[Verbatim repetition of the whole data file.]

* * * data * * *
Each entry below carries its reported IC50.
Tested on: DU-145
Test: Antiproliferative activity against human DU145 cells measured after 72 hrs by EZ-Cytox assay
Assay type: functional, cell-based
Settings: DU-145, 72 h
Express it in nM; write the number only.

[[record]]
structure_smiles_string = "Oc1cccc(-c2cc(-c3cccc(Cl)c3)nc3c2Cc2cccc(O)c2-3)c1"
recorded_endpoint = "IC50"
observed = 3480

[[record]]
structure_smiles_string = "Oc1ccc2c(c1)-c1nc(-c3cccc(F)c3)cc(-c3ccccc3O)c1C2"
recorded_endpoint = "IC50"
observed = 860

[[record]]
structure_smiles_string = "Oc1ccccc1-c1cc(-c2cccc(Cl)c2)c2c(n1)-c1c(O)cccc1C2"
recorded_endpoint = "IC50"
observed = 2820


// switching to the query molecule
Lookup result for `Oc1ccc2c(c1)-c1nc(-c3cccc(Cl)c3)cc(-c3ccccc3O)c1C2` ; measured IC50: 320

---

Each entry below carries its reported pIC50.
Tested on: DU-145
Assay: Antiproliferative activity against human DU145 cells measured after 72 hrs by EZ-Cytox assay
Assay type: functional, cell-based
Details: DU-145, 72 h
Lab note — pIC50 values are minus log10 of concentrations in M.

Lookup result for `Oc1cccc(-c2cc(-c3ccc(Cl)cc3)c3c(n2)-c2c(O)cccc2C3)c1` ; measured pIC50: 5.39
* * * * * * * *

Each entry below carries its reported IC50.
Tested on: DU-145
Test: Antiproliferative activity against human DU145 cells measured after 72 hrs by EZ-Cytox assay
Assay type: functional, cell-based
Settings: DU-145, 72 h
Express it in nM; write the number only.

[[record]]
structure_smiles_string = "Oc1cccc(-c2cc(-c3cccc(Cl)c3)nc3c2Cc2cccc(O)c2-3)c1"
recorded_endpoint = "IC50"
observed = 3480

[[record]]
structure_smiles_string = "Oc1ccc2c(c1)-c1nc(-c3cccc(F)c3)cc(-c3ccccc3O)c1C2"
recorded_endpoint = "IC50"
observed = 860

[[record]]
structure_smiles_string = "Oc1ccccc1-c1cc(-c2cccc(Cl)c2)c2c(n1)-c1c(O)cccc1C2"
recorded_endpoint = "IC50"
observed = 2820


// switching to the query molecule
Lookup result for `Oc1ccc2c(c1)-c1nc(-c3cccc(Cl)c3)cc(-c3ccccc3O)c1C2` ; measured IC50: 320

---

Each entry below carries its reported pIC50.
Tested on: DU-145
Assay: Antiproliferative activity against human DU145 cells measured after 72 hrs by EZ-Cytox assay
Assay type: functional, cell-based
Details: DU-145, 72 h
Lab note — pIC50 values are minus log10 of concentrations in M.

Lookup result for `Oc1cccc(-c2cc(-c3ccc(Cl)cc3)c3c(n2)-c2c(O)cccc2C3)c1` ; measured pIC50: 5.39